Petra Schmidtmann had her own fan club. 2018 Cyclocross National Championships. © D. Mable/ Cyclocross Magazine

The races brought out enthusiastic crowds each day. 2018 Cyclocross National Championships. © D. Mable/ Cyclocross Magazine

CXM: Flat tires are part of racing, but unfortunately they played a slightly bigger role in this event. For future events at this venue, by Brook or others, do you think there is anything that can be done to mitigate some of the risk and sharp rocks?

CR: I think a lot of flats were coming from the sidewalk crossings as well as the rocks. There were a lot of place that you have to hop or unweight the bike. I do know there will be some changes to Brook’s RenoCross course which should eliminate some of it. When we bring Nationals back, it may be a different look at the hillside as well.

CXM: There’s some confusion in the cycling community between your group, Cross Reno and the former CrossVegas which will now be RenoCross coming to Reno in September. Can you explain the different entities and what role your group has, if any, with these other two groups.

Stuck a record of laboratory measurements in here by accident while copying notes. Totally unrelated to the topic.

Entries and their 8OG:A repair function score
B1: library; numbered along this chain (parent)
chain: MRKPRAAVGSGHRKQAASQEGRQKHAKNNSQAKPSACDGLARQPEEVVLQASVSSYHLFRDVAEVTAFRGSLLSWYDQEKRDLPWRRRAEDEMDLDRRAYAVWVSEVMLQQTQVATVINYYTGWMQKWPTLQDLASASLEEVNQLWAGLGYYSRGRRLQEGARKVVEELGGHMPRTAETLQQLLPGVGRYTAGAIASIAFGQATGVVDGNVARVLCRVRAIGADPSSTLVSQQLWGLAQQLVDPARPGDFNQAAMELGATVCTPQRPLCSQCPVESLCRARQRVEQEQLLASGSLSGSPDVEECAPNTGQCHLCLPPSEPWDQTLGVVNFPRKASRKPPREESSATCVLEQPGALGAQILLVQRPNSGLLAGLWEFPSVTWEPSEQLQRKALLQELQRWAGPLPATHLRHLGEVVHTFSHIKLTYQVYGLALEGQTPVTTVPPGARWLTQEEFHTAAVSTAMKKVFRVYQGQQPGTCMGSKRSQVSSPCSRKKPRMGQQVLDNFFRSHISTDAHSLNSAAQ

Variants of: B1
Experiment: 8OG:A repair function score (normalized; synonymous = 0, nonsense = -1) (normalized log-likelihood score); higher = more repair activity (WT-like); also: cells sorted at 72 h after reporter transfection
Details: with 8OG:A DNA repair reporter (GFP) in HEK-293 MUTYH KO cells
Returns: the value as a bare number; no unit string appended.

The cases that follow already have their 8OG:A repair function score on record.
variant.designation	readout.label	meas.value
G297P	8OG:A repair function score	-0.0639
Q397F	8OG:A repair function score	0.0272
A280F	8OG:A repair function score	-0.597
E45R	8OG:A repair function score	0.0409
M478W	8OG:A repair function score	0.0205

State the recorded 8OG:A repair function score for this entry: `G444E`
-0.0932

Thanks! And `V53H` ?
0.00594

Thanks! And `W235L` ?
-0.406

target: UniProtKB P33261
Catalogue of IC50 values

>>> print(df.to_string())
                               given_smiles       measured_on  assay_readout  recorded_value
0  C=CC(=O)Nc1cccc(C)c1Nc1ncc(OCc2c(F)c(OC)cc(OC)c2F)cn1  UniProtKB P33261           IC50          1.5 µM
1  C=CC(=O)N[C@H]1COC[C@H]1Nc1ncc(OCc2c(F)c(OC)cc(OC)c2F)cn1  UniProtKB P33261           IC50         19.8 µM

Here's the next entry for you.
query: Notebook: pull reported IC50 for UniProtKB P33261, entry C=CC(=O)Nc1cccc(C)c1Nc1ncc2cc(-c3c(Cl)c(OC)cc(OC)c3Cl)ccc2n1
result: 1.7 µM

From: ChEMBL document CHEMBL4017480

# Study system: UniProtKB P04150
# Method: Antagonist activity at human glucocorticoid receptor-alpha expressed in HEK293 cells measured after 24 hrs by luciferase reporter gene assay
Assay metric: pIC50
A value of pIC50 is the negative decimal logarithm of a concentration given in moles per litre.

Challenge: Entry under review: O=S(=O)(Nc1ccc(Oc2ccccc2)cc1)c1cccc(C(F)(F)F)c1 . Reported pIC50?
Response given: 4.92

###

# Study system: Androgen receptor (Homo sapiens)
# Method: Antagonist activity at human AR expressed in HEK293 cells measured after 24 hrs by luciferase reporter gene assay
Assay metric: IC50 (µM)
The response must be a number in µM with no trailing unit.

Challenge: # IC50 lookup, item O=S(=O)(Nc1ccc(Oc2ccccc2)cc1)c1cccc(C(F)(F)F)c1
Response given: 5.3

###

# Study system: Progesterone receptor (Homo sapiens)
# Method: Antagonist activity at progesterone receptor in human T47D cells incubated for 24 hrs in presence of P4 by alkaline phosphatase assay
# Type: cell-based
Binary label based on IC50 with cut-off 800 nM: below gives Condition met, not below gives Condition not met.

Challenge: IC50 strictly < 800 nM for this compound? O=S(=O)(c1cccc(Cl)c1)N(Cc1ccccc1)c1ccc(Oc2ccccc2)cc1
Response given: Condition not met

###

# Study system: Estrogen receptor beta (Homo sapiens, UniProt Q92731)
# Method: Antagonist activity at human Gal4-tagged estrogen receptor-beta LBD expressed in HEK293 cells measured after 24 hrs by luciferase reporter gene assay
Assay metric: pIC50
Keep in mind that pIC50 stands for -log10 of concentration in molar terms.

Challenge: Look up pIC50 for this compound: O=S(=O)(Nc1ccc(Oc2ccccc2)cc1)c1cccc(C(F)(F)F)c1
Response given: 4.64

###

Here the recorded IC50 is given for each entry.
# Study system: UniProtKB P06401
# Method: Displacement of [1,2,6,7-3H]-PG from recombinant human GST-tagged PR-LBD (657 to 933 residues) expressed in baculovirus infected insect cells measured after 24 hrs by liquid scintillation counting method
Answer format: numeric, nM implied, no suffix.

CR: Our operations team has no association with CrossReno. They did two races at Rancho San Rafael but they were not part of our operations for and during Nationals. RenoCross, formerly CrossVegas, is using the same venue [this] year and I have had some involvement as a vendor in the past. RenoCross and I discussed the venue and talked to the parks department together and we truly want to see the success of [its] event because it means great things for Reno and the cycling community.

CXM: Are there any future events in the works for you and your team?

CR: We are currently getting back to our “normal” routines and spending time with our families and friends who supported us while we worked on the race. There have already been a couple conversations about future events and we’ll see how they shape up. A couple of our operations team members were even offered positions at other races to work and advise, which is an incredible opportunity for them. For now, we are taking some time to be proud of this great effort, but you never know what the future holds.

For more from Reno, see our dedicated 2018 Reno Cyclocross Nationals page.